Alwaysmining Odds to Win the 2019 Preakness Stakes with Picks and Predictions
The Federico Tesio Stakes is the local prep race for the Preakness Stakes, though slightly less so since it has moved from Pimlico to Laurel Park in recent years. The winner of the race typically draws a good bit of betting attention from the local crowd in Baltimore. But most of the time the horse is clearly outclassed and doesn't factor into the race in a meaningful way. The only winner of both the Tesio and the Preakness was Deputed Testamony, and that was way back in 1983.
But things could be a little different this year. Sure, Alwaysmining is again taking a major step up in class to make his mark here. But he comes in red hot, and for reasons I am beyond sick of talking about the race isn't as deep or tough as it is in some years. Can Alwaysmining change what we have come to expect from Tesio winners? Or will he just be more of the same?
Last race: In the Tesio, Alwaysmining sat behind a fairly lethargic early pace, showing patience. Not having to run hard early left him with a whole lot in the tank at the end. He took the lead around the second turn and proceeded to run away from the field. He was up by six entering the stretch and added five more lengths down the stretch. He didn't beat a ton - it isn't a rated stakes, and it is at Laurel - but he beat the heck out of them. It was fairly impressive.
Prior experience: The horse made his debut way back in early June, finishing fourth at Churchill. But he came back at the end of the month and broke the maiden in a lower-level maiden race at Laurel. Over the summer, he raced just once - poorly - but changed trainers twice. Then in September they tried him on the turf, but it only took a few furlongs to realize that that was definitely not the answer. This is not a grass horse. He returned to the dirt and was stretched out a little at the end of October, and it was like we saw an entirely different horse. He won that race on a sloppy track by 10 lengths. And that kicked off a six-race winning streak that is still alive. The last five have been in stakes races - all listed as opposed to graded - and all have come at Laurel. He's the three-year-old king of that track without question. But that track is all but irrelevant nationally, and now he has to swim in a much bigger pond.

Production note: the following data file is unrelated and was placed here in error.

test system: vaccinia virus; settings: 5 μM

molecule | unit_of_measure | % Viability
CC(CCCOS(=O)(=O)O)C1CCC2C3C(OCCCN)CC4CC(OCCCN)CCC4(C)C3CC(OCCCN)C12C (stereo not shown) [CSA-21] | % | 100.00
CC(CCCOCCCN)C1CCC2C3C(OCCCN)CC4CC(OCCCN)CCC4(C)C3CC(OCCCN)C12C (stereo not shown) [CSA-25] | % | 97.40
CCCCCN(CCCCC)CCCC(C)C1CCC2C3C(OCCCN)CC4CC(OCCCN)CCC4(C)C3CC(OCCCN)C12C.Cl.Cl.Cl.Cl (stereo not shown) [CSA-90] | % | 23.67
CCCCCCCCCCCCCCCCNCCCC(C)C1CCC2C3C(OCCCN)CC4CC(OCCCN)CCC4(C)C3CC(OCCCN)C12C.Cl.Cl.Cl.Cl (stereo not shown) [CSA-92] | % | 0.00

Trainer: I won't lie - the first time I heard of trainer Kelly Rubley was when I was learning about this horse. Or at least I thought so. It turns out that I was vaguely aware of him for one other race - he trains journeyman turf horse Divisidero, and the horse won the Grade 3 Arlington Handicap last year, which is a race I paid passing attention to. But not much - I didn't know who trained the winner. That was his only graded stakes victory in his career, and he has just 118 career victories. That's what Asmussen or Pletcher get in a couple months. So, this colt represents just over five percent of his all-time wins. He is obviously dialed in with Alwaysmining, but like the horse he is jumping into the deep end without a life jacket.
Jockey: Daniel Centeno is an accomplished rider, with more than 2,800 career wins. But only six have come in graded stakes wins - five in Grade 3 races, and one in a Grade 2. Two of those stand out for me - he won the 2009 Tampa Bay Derby in 2009 and the same race in 2014 with Ring Weekend. I remember both races because both went on to cost me money in subsequent races. Centeno knows the track, and he took over this horse right when he started winning, so there is chemistry and familiarity. But he's against more experienced and, frankly, better jockeys here.
Breeding: Alwaysmining is a son of Stay Thirsty. That horse was second in the 2011 Belmont and then went on to dominate the summer at Saratoga, winning both the Jim Dandy and the Travers. He couldn't carry it forward, though, running very flat in the Breeders' Cup Classic. At four he won the Cigar Mile in his final race. He has yet to take off as a sire, though that can change with one race this early in a stallion career. Stay Thirsty is a son of Bernardini, who won this race in 2006 en route to being named three-year-old champion. Alwaysmining's damsire, Anees, won the Breeders' Cup Juvenile and was two-year-old champion in 1999, but he was a flop in the Kentucky Derby the next year. He's a son of 1990 Derby winner Unbridled. This colt might be climbing into a whole new class, but he certainly is bred like he belongs.
Odds: BetOnline has the colt at +800, which has him as the co-third choice with Bourbon War, behind favored Improbable and War of Will.
Can Alwaysmining Win the 2019 Preakness Stakes?: Sure. He's red hot, he runs a style that can suit this race, and he is bred nicely. But he will have to cope with not being clearly the best horse in a race - something that hasn't happened to him for a very long time.
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Read more articles by Trevor Whenham
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